How to Scale — A Guide to Minimizing Costs and Maximizing Productivity
August 30, 2020
Focus on scalability vs. growth.
Remember the days? Your business was just you, an idea, a laptop, and a few other trusted folks. Your organization looks much different today. Its growth is impressive, the burgeoning team is talented, and the product reviews are great. So why then do you feel like you are not getting ahead. You are growing, but are you scaling?
Growth, even double or triple-digit, implies a direct progression of current processes. Growth is good, but its linear nature requires significant resources to support and maintain. Scaling, on the other hand, refers to achieving growth and increased revenue without significantly increasing costs.
Is it time to scale?
If you’re experiencing diminishing productivity from additional incremental investments, or delaying product development due to costs, or finding that processes that once took hours are now taking days to complete, the answer may be yes.
A great example of a company that has mastered the art of scaling is Google. While they have an impressive workforce of over 88,000, according to TechCrunch, they have over 2 billion users worldwide on the android platform alone. That’s approximately 1 employee for every 23,000 customers they service.
That’s an incredible level of efficiency which can’t be achieved overnight. Once you’re ready to scale, a measured approach will help ensure your success. Startup Genome conducted a report of over 3,200 high growth technology startups. Their data indicated that the primary cause of failure was premature scaling, impacting over 70% of startups in their study. So, if your operations are at a critical juncture, what steps should you consider to build a scalable business model?
Focus On Your Core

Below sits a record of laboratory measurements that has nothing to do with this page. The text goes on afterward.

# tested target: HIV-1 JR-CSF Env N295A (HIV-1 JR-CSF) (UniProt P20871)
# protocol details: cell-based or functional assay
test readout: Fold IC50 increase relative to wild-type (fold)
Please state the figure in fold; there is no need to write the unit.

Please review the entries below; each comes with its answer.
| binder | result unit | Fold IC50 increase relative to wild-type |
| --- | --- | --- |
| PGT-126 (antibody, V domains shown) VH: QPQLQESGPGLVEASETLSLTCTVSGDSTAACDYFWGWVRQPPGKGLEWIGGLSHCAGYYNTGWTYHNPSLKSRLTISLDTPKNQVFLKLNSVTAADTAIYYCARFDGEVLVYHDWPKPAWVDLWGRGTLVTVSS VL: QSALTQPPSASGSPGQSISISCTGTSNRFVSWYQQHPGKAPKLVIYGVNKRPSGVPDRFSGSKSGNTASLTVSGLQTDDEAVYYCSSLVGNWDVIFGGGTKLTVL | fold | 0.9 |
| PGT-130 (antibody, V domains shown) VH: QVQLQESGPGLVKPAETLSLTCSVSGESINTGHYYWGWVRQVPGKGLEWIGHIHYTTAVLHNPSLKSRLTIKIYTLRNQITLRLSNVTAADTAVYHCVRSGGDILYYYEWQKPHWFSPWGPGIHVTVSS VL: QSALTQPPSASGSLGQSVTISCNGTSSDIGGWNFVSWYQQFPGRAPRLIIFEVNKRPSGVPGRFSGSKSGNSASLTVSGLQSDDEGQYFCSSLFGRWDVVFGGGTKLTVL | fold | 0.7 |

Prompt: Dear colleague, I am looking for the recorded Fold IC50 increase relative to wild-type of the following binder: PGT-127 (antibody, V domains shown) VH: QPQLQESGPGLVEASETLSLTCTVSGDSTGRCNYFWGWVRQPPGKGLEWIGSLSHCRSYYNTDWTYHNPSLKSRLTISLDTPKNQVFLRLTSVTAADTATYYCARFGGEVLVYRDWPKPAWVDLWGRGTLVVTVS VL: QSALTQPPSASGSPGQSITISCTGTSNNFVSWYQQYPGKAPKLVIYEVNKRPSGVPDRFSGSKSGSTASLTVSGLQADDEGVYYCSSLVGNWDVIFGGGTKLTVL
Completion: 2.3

When you put too much effort into running your business, you will not have the time or resources to ensure growth. It is important to focus energy on your products, services, or operations — what you started your business to do. Get back to your core operational strengths and dive into innovation. If e-commerce is your strength, focus there, and use that expertise to create repeatable and predictable systems that will help you expand into new markets.
But what about all the other work that is needed to run the business on a day-to-day basis?
Review Existing Process
If you are looking to take that next step, it is imperative to review the systems and operations you have in place that may no longer serve you. The workflows and processes that work for a $250,000 annual organization will not be the same when it expands to $5,000,000. By quantifying your existing repetitive workflows, you can determine if steps need to be added or deleted and what outcomes or outputs are desired.
Where to Start?
What is the key to building processes when you don’t have time is just to start?
Start with one process: that one time-consuming, tedious process that has a significant impact on your operations’ quality.
- Choose a process critical to your business, such as billing, that requires the most time/resources
- Record the process
- Outline opportunities for process improvement
- Repeat for the next most arduous process
Right Size Your Scale
Stay as lean as possible during the scaling process.
Outsource When Possible
As your business grows, you realize that you or your small team can no longer “do-it-all.” However, as your need for support grows, do not jump to hiring more staff, especially for processes that are not core to your business and are not crucial to day-to-day operations.
There are alternatives to adding headcount and overhead. Utilizing contractors and fractional staff for such roles as design, copywriting, accounting, and legal services can provide your organization with top-level expertise and support for vital business tasks with significantly less risk.
Manage Cash Flow
Once an organization starts to grow, it is not unusual for them to significantly ramp up their spending. By keeping the focus on reducing costs and only spending on growth-focused initiatives, you will better position your company to scale and take advantage of opportunities.
Get It Right
Before you look to grow the breadth of your product, get your depth right.
Scale-up with your primary offering, before adding features and going wide.
Take You Out of The Equation